The Frivolity of February

Joy in an Oddly-Spelled Word

I asked a frivolous question on Facebook yesterday, thinking a few people might join in the fun:

Happy February. Do you pronounce it:
a) Feb-you-air-ee, or
b) Feh-brew-air-ee

Within a few hours I had dozens of responses. Some merely stated a or b, while others gave explanations for their choice (without the first r in everyday speech but sounding it out when needing to get the spelling right) or regional pronunciation (some parts of Australia apparently say Feb-ree). One person abandoned traditional spelling altogether and said it’s pronounced “Hello darkness my old friend.”

This is a lot more attention than usual for one of my posts.

The same day I wrote on my blog about Paul’s letter to Philemon and got a lot less interaction on Facebook regarding it. Zero Facebook comments, in fact. It’s not that no one appreciated the Philemon post. It got a small handful of likes and a comment on the blog page itself. But the frivolous February pronunciation post beat it out of the gate and went clear out of sight.

The Point of Frivolity

I get the impression that many people are not delighted with the way their lives are going now. People need relief.

That’s why a frivolous post about how to pronounce an oddly-spelled word can gain so much traction. The Bible says there is a time to laugh (Ecclesiastes 3:4) and I’ve found that the laughter can come at the most unexpected points in my life, like the doctor who made me laugh while telling me I needed a new medication.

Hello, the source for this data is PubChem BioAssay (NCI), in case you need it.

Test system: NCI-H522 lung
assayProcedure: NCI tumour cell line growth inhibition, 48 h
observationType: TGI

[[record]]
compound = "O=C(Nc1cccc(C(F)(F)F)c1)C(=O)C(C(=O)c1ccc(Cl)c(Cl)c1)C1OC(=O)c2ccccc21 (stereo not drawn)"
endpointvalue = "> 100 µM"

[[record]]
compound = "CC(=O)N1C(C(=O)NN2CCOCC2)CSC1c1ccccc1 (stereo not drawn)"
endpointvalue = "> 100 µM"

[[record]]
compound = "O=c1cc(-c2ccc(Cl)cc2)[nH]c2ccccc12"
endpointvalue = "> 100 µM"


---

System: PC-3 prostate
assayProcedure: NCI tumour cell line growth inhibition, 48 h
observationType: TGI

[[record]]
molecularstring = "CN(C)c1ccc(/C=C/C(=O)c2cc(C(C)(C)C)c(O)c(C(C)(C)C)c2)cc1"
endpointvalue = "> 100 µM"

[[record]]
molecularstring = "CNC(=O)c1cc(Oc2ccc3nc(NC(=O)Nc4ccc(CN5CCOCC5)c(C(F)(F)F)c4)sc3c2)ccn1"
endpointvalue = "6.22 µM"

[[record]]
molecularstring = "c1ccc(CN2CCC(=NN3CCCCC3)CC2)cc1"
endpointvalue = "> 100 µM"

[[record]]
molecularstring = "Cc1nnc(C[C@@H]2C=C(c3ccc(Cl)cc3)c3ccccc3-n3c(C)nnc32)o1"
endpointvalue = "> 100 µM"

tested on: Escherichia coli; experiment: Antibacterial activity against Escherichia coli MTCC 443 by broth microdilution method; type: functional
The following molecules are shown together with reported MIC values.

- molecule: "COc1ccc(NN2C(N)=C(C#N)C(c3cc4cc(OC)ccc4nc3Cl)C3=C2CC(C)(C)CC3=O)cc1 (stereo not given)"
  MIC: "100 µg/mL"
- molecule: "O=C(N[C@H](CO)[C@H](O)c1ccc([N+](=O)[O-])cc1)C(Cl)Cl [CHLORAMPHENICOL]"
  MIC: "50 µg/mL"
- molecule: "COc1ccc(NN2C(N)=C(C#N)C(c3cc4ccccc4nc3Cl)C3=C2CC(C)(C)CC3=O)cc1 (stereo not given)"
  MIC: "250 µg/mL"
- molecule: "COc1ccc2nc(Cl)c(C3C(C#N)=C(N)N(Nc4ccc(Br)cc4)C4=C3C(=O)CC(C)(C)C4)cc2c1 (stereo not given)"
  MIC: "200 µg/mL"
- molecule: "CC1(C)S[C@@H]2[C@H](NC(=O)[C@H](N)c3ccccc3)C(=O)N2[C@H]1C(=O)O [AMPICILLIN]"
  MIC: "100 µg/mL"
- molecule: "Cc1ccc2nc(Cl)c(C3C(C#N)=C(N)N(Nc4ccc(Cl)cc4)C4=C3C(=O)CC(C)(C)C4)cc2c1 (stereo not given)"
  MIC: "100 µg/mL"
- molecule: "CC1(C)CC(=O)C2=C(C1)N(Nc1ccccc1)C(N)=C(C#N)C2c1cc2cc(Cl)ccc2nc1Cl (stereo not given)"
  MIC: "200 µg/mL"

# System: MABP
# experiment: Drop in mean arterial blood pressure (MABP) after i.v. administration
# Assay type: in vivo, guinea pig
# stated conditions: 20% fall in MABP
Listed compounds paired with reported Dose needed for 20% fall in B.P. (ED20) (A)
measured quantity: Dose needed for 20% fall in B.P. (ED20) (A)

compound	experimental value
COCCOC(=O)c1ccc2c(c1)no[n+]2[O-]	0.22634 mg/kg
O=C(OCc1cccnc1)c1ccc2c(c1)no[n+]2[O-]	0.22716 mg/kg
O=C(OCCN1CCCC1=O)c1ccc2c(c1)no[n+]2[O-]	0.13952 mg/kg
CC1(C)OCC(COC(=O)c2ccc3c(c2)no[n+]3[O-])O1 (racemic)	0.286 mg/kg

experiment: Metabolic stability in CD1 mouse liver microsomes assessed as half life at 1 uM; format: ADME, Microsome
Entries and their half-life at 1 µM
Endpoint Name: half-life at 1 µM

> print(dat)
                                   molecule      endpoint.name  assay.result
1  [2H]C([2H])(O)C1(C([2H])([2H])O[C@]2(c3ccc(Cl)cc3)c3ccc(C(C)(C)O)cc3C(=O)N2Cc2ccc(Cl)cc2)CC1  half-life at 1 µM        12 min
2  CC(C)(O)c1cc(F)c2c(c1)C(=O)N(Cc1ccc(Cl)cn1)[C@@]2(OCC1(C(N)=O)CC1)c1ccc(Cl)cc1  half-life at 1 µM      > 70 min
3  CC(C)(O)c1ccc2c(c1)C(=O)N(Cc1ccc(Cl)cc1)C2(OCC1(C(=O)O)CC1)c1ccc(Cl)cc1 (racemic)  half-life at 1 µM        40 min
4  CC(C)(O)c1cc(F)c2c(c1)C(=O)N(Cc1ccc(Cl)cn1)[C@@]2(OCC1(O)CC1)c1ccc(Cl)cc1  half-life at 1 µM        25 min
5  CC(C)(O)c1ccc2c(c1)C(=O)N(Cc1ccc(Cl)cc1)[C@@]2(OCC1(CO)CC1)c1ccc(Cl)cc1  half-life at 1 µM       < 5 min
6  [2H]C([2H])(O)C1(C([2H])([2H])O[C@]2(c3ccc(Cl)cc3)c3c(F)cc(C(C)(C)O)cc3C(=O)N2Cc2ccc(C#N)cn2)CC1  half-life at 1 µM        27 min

Apparently that’s true with others as well, if the pronunciation post is any indication. So tell me, when has frivolity been a balm to your distress?

And tell me how you pronounce February.

***

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11 Responses to The Frivolity of February

  1. DragonLady says:

    My sponsor used to tell me (often) in my early sobriety that a good belly laugh was very therapeutic It does seem to be a fairly good tension reliever. I think that old saying “All work and no play makes Jack a dull boy,” has some truth to it. But I think more a more truthful statement would be “All work and no play makes people cynical, angry, and unhealthy.”

    “Fay-bray-roh” – Because I am taking a Spanish class right now. 😀

    • Tim says:

      I slip into Spanish pronunciations all the time. Yesterday I was speaking to a group of Fulbright students from Argentina, though, and when I asked them about some Spanish words the pronunciation was much different from what I’m used to hearing.

  2. Esperanza says:

    1) Feb-you-air-ee
    2) “Paul’s concern for Onesimus reflects the concern Jesus said we are all to have for the little ones in his kingdom.” Yes.

  3. Jeannie Prinsen says:

    I was telling someone the other day about all the funny moments when my mom was sick:
    – her telling one of my brothers (during her delirious state) that he was “the sign of the promised land”
    – her saying that the hospital staff would know we were from the country because she, Dad, and I were all wearing plaid
    – her telling my brother that she should have some say in decisions about the farmhouse because “after all, it WAS my kingdom.”
    I love remembering these moments. They were little oases in a very difficult time.

  4. Nancy2 says:

    Given the spelling, I always pronounce February wrong – I catch myself when I do it, but who cares? I was Janu-weary. Now, I’m already Febu-weary.

  5. Some parts of New Zealand say Feb-ree! We might be East of Australia but aren’t one of it States! 🙂

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